It soon be­comes clear that this is more than just a movie about a rob­bery; it’s mainly about a fam­ily and the sim­mer­ing ten­sions within that fam­ily. The brothers’ par­ents ( Al­bert Fin­ney and Rose­mary Har­ris) have been mar­ried for many years and are still rapt in one an­other. When the par­ents are drawn into their sons’ des­per­ate and fool­hardy schemes, the film takes on the di­men­sions of a Greek or Shake­spearean tragedy or, as has been pointed out, Eu­gene O’Neill’s Long Day’s Jour­ney into Night . ( Lumet di­rected a film ver­sion of the play in 1962.)

Riv­et­ing per­for­mances from ev­ery mem­ber of the cast ( Tomei is elec­tri­fy­ing) give this clev­erly plot­ted, skil­fully di­rected film lay­ers of dis­tinc­tion. The ti­tle comes from an Ir­ish toast: ‘‘ May you be in heaven half an hour be­fore the devil knows you’re dead.’’ More than a half hour af­ter this ex­cel­lent film has ended you may still be tin­gling with ten­sion.

* * * THE com­bi­na­tion of French di­rec­tor Michel Gondry and Amer­i­can screen­writer Char­lie Kauf­man pro­duced Eter­nal Sun­shine of the Spot­less Mind, a con­tem­po­rary mas­ter­piece, but Gondry’s work since then has ex­posed, rather cru­elly, the in­ven­tive di­rec­tor’s debt to his col­lab­o­ra­tor. His new film, Be Kind Rewind, has none of the depth and imag­i­na­tion of the ear­lier work; in­stead, it’s a ter­mi­nally silly story and only fit­fully amus­ing.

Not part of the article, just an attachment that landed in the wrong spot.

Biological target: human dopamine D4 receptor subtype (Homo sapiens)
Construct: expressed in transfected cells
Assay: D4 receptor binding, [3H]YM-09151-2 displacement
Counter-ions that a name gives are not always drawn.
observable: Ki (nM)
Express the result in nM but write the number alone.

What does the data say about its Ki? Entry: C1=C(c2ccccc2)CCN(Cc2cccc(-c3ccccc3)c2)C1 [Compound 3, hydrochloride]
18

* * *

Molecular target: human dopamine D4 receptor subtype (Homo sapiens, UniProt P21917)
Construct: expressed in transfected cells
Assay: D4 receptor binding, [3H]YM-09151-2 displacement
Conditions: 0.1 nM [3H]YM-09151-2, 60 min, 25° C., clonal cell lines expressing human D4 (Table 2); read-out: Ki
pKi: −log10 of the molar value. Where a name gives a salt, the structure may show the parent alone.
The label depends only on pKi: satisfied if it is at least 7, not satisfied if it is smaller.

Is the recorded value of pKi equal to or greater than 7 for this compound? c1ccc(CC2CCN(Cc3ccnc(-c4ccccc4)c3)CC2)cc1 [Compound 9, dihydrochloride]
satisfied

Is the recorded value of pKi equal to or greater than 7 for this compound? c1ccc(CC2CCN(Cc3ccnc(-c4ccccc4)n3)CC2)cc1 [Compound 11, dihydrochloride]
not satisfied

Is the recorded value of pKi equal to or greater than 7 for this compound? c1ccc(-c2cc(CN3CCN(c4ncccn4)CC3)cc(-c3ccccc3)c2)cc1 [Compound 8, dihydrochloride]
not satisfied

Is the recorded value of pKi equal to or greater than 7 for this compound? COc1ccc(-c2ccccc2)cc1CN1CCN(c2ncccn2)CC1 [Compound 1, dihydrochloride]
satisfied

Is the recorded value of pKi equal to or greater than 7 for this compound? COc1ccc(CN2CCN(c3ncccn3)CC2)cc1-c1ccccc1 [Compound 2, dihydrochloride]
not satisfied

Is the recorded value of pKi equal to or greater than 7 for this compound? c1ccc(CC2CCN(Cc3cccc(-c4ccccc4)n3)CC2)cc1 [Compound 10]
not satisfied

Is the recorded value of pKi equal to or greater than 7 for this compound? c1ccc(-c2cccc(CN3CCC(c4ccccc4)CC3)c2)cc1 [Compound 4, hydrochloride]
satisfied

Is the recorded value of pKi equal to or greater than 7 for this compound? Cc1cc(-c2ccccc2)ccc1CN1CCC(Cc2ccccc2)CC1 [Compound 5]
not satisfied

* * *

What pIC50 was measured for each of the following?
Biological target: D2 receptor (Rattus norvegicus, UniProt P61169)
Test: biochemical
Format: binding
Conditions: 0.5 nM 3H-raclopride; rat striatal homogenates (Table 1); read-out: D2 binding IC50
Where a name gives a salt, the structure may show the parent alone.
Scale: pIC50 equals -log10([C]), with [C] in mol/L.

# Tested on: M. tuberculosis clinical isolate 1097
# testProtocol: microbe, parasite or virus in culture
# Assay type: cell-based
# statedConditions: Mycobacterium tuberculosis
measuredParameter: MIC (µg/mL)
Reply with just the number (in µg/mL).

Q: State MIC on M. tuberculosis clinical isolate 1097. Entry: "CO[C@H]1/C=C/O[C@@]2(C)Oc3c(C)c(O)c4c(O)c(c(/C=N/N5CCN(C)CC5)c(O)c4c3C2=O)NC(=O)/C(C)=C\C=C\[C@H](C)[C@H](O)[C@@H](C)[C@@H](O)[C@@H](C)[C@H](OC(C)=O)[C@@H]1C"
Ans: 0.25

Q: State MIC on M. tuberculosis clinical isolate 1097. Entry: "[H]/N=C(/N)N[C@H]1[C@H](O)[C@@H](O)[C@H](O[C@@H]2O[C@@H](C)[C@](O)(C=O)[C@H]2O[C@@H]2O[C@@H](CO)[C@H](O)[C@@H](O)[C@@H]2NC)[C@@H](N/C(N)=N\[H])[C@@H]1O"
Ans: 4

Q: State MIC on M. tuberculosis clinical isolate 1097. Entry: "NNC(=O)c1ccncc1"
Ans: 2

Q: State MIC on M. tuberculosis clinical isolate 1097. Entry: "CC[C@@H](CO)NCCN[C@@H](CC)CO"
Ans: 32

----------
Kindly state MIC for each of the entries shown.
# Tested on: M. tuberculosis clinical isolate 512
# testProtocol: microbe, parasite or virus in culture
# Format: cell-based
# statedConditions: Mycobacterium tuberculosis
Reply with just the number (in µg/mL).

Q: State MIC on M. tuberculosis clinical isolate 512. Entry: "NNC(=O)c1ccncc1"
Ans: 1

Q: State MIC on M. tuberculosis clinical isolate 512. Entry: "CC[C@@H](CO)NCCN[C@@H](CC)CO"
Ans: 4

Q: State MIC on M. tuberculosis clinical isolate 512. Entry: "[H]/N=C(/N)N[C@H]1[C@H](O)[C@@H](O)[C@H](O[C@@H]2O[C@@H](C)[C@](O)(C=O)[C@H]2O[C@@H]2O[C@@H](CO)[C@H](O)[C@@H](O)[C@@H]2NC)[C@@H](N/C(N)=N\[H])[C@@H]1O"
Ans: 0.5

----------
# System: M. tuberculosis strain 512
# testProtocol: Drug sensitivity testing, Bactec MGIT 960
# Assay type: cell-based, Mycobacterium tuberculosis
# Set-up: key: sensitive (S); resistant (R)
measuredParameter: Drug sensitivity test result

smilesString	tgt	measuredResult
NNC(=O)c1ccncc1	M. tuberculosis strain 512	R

Gondry ap­pears to have been in­spired by a craze among some young peo­ple for film­ing their own ver­sions of the films they love. Mike ( Mos Def), who man­ages an an­ti­quated video rental store for Mr Fletcher ( Danny Glover), re­sorts to this fad of ne­ces­sity when his slacker pal Jerry ( Jack Black) ac­ci­den­tally wipes all the VHS tapes in the store. ( Mr Fletcher seems not to be­lieve in DVDs.)

So when mousey Miss Falewicz ( Mia Far­row) wants to rent Ghost Busters , the lads have to make a new ver­sion for her, and be­fore long they, and an in­creas­ing num­ber of hang­ers- on, in­clud­ing cute Melonie Diaz, are re­mak­ing Driv­ing Miss Daisy, Rush Hour 2 (‘‘ Our ver­sion is only 20 min­utes, it’s bet­ter than the orig­i­nal’’), The Lion King, The Um­brel­las of Cher­bourg and even 2001: A Space Odyssey.

The joke quickly wears thin and it beg­gars be­lief that an en­tire com­mu­nity would rally around a pair of slack­ers to par­tic­i­pate in such a child­ish en­ter­prise.

Hav­ing said that, film buffs may well en­joy the im­prob­a­ble ways in which fa­mous scenes from cel­e­brated films are restaged on a bud­get of zero. And there’s a tart lit­tle se­quence in which a pompous rep­re­sen­ta­tive from the Mo­tion Pic­ture Pro­duc­ers As­so­ci­a­tion ( played by Sigour­ney Weaver, who ap­peared in the of­fi­cial Ghost Busters ) ar­rives to ac­cuse the hap­less home movie- mak­ers of in­fring­ing copy­right and de­mand that their ef­forts be de­stroyed.

Un­happy fam­ily: Philip Sey­mour Hoff­man, left, and Ethan Hawke are brothers caught up in a rob­bery gone wrong in Be­fore the Devil Knows You’re Dead

Hey kids, let’s put on a show: Melonie Diaz, Jack Black and Mos Def in Be Kind Rewind